BLOG: China 2022 PE demand may fall by 5% with net imports 3.2m tonnes lower
SINGAPORE (ICIS)–Click here to see the latest blog post on Asian Chemical Connections by John Richardson. There is some excitement out there that China’s polyolefins markets have finally bottomed out.
But any recovery seems likely to be supply rather than demand driven. Rate cuts at local refineries in April-June were said to be the highest ever, reflecting weak fuels demand. The rate cuts might reduce the availability of feedstocks to make polyethylene (PE) and polypropylene (PP).
But if fuels demand is weak, so must be polyolefins demand. Weak demand looks set to continue because China has no choice but to stick to its zero-COVID policies.
And because of the “Common Prosperity” economic reforms, low economic and so chemicals demand growth is, anyway, no longer seen as such a bad thing. China has moved past its era of growth for growth’s sake.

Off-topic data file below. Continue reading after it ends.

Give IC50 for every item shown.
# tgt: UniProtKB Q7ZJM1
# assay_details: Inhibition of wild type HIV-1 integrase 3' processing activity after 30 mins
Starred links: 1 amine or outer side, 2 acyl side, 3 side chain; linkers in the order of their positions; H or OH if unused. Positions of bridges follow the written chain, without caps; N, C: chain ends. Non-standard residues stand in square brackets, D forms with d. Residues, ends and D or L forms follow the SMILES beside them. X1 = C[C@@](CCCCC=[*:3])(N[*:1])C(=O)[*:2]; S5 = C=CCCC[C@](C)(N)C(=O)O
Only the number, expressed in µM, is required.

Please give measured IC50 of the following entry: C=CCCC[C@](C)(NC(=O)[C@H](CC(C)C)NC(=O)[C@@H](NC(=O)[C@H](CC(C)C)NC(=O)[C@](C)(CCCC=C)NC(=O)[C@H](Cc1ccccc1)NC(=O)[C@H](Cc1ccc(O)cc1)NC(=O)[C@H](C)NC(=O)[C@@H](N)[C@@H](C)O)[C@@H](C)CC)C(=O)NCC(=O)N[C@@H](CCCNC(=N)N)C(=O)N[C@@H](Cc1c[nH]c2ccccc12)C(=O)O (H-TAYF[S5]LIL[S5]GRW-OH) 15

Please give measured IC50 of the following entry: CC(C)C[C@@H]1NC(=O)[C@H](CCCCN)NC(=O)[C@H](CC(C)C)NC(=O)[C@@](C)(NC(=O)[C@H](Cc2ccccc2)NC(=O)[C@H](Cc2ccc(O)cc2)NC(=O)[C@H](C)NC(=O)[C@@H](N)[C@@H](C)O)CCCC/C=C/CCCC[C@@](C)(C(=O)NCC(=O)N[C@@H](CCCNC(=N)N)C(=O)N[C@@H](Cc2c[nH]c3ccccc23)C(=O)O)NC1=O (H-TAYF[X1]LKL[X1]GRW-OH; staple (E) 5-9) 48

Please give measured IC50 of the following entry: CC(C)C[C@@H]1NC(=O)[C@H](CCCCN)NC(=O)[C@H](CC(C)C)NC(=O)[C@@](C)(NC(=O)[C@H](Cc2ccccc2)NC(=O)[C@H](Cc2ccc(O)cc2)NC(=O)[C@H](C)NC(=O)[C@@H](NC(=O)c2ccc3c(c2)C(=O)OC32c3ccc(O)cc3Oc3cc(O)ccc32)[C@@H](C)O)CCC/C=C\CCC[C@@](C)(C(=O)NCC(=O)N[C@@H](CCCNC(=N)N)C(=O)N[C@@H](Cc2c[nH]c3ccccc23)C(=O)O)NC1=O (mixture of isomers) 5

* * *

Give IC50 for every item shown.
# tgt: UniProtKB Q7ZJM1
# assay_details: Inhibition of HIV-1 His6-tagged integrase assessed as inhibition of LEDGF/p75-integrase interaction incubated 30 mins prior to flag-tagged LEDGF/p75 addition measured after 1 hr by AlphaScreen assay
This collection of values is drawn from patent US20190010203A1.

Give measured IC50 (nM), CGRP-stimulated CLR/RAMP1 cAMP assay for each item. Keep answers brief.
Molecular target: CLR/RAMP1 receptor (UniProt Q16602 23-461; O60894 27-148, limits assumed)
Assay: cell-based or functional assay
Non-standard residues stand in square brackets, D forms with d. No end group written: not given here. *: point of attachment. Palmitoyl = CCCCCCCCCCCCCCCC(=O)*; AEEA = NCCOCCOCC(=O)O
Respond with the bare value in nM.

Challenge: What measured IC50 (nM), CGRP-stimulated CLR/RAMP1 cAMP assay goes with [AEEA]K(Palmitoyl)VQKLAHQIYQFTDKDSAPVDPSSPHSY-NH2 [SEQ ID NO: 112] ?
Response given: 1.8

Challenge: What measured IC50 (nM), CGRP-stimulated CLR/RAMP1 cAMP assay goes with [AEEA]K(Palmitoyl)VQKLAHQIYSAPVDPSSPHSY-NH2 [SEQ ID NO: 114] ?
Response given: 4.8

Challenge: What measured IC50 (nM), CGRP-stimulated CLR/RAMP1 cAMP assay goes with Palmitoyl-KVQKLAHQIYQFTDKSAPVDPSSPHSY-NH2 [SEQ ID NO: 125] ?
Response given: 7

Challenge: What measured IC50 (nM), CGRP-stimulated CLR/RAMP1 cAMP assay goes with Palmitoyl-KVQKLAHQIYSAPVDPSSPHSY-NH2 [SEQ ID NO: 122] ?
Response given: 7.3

Still not convinced? Then look at the ICIS data which show:
Under a best-case outcome, average PE demand across the three grades would decline by 2% in 2022 over last year. The medium-case scenario would see consumption fall by 4%, which is what is suggested by annualised local production and net import data for January-June this year. The worst-case result would see a 5% contraction in demand.
A best-case result of total PE net imports falling by 630,000 tonnes over last year. The medium-case outcome would see net imports – 1.4m tonnes lower – again based on annualising January-June net imports. My worst-case scenario sees net imports falling by 3.2m tonnes.
The thing is, though, that this kind of analysis will become redundant as we move from a chemicals industry driven by constant volume growth. Events in China and elsewhere tell us that the new winners will need to focus on value. This will require a whole new set of success metrics.
Editor’s note: This blog post is an opinion piece. The views expressed are those of the author, and do not necessarily represent those of ICIS.